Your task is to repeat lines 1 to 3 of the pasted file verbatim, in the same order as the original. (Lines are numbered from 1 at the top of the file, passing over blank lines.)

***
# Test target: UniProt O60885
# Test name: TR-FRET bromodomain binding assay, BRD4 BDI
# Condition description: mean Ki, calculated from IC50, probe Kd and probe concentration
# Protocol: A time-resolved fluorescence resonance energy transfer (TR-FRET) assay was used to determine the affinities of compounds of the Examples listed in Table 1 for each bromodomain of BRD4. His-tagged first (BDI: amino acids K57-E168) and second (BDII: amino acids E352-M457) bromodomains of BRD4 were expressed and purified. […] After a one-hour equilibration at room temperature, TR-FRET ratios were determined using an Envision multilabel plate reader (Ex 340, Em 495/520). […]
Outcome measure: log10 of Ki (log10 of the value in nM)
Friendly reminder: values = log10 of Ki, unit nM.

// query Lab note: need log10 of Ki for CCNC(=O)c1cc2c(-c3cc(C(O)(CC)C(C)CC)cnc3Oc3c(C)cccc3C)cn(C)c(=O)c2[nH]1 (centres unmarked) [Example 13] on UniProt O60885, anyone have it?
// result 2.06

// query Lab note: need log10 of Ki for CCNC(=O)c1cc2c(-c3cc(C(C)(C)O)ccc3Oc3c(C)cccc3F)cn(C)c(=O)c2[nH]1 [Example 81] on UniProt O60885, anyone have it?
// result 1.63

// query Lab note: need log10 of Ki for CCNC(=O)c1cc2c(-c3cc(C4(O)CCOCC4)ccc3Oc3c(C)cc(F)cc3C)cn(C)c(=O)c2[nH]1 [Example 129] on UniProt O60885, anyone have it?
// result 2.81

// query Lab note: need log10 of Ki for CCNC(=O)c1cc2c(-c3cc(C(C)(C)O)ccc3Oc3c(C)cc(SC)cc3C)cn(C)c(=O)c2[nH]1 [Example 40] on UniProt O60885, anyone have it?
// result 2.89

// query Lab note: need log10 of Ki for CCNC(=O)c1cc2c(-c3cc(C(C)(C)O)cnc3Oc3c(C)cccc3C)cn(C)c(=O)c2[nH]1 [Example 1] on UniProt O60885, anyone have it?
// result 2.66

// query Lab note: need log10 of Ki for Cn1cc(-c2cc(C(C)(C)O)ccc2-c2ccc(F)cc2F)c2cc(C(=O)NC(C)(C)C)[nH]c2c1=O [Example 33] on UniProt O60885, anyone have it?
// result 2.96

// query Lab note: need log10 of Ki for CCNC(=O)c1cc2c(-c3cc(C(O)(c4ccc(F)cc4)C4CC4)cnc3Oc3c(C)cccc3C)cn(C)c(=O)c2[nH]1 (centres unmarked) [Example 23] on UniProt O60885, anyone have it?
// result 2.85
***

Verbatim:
# Test target: UniProt O60885
# Test name: TR-FRET bromodomain binding assay, BRD4 BDI
# Condition description: mean Ki, calculated from IC50, probe Kd and probe concentration